Yodying PunjasawadwongChiang Mia University, Thailand
Title: Optimization of Anesthesia Depth for Prevention of Postoperative Dementia
Cognitive and behavioral changes have been observed, particularly in the elderly, after surgery and anesthesia. They can manifest as acute confusion in days to weeks (post operative delirium, POD) or cognitive decline lasting months to years (postoperative neurocognitive disorder, postoperative NCD) following surgery and anesthesia. Whether or not anesthesia and surgery are risk factors for dementia in the long term is uncertain. Anesthesia is always to blame for the incident of postoperative NCD . However, it is difficult to separate the effect of anesthesia from surgery, and vice versa on the incident in human study. In animal models, the effect of the inflammatory response to surgery on brain function is well described. The increased phosphorylated tau in the hippocampus of transgenic metabolic syndrome mice after exposure to a volatile anesthetic may implicate that volatile anesthetic agents may exacerbate the pathophysiology of Alzheimer’s disease. However, studies investigating the relationship between general anesthesia and AD have yielded inconsistent results. Chen and colleagues found a substantially higher incidence of anesthesia exposure, in a dose-response relationship, among the demented patients. The result from a meta-analysis revealed that POD after hip surgery is a risk factor for incident dementia. It is suggested that the incidence of postoperative PND may be lower if excessive depth of anesthesia is avoided. A systematic review found a lower incidence of postoperative NCD (POCD) at 3 months after surgery in the depth guided anesthesia group. The impact of the anesthesia depth monitoring on the incidence of postoperative dementia needs to be confirmed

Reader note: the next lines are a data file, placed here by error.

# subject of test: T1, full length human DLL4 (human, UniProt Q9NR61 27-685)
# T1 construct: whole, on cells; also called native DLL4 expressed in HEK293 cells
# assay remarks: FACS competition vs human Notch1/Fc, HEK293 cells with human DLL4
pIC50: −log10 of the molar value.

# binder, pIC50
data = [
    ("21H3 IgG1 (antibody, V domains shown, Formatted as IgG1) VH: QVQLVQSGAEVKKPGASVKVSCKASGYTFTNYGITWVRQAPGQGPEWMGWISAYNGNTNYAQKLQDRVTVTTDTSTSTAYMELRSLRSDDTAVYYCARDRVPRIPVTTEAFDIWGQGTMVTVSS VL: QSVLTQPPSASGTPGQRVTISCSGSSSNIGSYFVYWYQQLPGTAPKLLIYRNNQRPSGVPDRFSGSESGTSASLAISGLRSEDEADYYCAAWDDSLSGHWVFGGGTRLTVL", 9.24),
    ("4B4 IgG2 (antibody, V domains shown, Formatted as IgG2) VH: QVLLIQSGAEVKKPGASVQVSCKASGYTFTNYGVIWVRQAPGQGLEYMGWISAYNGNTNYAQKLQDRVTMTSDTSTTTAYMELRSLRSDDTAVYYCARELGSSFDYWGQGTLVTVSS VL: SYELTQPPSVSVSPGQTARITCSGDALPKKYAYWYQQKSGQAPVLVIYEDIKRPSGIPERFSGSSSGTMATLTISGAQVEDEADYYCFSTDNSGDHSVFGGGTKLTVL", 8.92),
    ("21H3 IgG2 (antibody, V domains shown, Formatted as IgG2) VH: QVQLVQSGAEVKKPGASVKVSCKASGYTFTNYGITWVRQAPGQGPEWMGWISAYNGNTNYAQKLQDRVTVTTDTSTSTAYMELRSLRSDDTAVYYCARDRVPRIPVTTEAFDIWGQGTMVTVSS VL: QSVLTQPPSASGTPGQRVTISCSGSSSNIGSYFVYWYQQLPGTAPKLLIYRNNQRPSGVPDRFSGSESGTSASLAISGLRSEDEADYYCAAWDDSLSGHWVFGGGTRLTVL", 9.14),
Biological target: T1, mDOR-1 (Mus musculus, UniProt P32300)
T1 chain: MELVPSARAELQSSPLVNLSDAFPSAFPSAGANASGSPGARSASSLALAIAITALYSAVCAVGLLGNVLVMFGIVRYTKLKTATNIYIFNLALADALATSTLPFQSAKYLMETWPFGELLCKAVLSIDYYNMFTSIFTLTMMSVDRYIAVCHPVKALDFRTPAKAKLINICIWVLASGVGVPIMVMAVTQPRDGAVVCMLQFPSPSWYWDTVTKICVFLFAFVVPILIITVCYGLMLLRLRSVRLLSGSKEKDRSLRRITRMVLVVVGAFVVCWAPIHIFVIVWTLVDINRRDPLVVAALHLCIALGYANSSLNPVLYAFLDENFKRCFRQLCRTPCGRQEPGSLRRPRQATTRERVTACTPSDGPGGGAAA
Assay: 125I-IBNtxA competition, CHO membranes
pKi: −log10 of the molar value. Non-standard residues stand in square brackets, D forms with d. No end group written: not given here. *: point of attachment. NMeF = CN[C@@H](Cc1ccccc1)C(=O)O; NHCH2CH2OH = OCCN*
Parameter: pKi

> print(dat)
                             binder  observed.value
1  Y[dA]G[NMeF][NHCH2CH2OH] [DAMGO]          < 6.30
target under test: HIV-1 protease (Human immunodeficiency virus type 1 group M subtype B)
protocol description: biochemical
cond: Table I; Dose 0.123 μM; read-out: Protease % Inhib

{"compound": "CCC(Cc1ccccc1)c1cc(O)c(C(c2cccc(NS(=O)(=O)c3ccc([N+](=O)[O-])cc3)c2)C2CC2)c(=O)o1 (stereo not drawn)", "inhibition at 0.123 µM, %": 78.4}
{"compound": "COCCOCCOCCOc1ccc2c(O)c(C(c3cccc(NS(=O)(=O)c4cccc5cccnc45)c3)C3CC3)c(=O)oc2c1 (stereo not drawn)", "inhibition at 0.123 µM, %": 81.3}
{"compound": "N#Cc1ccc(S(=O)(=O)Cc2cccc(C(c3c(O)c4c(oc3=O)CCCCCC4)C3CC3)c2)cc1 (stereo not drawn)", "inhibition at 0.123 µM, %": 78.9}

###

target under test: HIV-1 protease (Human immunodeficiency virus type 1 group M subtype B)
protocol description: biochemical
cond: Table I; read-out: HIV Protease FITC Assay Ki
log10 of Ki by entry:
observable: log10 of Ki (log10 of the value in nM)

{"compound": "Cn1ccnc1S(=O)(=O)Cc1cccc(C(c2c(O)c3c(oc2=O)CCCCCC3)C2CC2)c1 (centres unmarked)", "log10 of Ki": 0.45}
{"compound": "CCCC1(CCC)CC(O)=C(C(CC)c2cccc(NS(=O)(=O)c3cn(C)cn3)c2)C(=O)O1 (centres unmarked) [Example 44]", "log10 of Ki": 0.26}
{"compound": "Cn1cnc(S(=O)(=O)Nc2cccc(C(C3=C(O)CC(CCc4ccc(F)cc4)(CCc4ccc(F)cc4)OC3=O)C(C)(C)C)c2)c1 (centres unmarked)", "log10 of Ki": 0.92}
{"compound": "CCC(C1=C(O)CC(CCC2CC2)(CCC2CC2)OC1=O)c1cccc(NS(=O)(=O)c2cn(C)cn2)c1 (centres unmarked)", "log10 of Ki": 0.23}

Dr. Yodying Punasawadwong graduated (B.Sc., M.D) from Mahidol University, Bangkok in 1978. He attended the residency training program (Anesthesiology) at the faculty of medicine, Chiang Mai University during 1980-1983. Being qualified as an anesthesiologist from the Thai medical council, he became an instructor, assistant professor and associate professor in Chiang Mai University in 1983, 1988 and 2006; respectively. He was a clinical fellow in anesthesiology at Saint Vincent Hospital, Melbourne, Australia in 1985. He received Master in Medical Science (Clinical Epidemiology) from University of Newcastle, Australia in 1993. At present he is a senior specialist in anesthesiology at the faculty of medicine, Chiang Mai University. His has published 60 articles. His major fields of interest are neuroanesthesia, clinical epidemiology, geriatric anesthesia and postoperative cognitive disorders. He is the main author in a Cochrane systematic review entitled ‘Processed electroencephalogram and evoked potential techniques for amelioration of postoperative delirium and cognitive dysfunction following non-cardiac and non-neurosurgical procedures in adults’. His hi-index is 17.